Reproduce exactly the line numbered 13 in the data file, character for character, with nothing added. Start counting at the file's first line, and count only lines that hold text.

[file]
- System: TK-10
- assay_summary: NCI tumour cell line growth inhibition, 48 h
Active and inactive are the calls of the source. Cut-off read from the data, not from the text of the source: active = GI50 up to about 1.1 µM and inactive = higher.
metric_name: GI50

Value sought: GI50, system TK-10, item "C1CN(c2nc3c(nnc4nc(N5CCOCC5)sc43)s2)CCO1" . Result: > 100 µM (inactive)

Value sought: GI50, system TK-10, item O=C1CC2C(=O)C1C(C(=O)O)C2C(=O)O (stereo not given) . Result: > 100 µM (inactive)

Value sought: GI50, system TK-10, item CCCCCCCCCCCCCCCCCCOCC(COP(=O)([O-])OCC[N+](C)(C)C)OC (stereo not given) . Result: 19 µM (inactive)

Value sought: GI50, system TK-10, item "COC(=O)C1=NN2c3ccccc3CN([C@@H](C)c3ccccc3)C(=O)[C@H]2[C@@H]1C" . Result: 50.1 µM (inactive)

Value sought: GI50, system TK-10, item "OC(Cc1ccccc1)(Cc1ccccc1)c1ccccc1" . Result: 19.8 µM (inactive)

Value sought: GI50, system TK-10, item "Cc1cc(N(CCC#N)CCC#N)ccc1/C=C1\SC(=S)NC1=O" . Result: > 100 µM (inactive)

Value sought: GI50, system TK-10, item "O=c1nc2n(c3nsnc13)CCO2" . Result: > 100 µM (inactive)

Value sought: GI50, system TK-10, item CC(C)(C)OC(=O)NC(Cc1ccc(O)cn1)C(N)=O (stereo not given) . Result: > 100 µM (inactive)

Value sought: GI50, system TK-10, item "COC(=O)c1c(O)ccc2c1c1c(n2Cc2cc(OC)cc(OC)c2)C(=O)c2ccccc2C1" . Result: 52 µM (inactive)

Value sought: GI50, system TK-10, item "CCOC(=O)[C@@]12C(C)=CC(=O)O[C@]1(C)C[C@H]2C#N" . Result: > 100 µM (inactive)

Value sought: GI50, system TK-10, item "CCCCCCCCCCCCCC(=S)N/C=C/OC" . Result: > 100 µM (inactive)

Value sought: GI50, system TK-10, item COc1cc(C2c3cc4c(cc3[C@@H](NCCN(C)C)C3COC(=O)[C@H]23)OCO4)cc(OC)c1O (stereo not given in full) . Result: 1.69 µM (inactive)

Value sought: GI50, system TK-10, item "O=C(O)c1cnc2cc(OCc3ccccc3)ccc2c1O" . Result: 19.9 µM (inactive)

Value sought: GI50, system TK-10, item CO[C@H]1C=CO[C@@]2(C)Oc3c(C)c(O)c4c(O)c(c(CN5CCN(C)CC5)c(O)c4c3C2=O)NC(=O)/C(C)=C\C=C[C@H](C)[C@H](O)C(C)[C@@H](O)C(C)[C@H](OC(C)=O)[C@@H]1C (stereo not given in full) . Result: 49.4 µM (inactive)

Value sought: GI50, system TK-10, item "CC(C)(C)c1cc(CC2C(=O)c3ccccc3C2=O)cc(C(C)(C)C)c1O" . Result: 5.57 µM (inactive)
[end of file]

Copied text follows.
Value sought: GI50, system TK-10, item "COC(=O)c1c(O)ccc2c1c1c(n2Cc2cc(OC)cc(OC)c2)C(=O)c2ccccc2C1" . Result: 52 µM (inactive)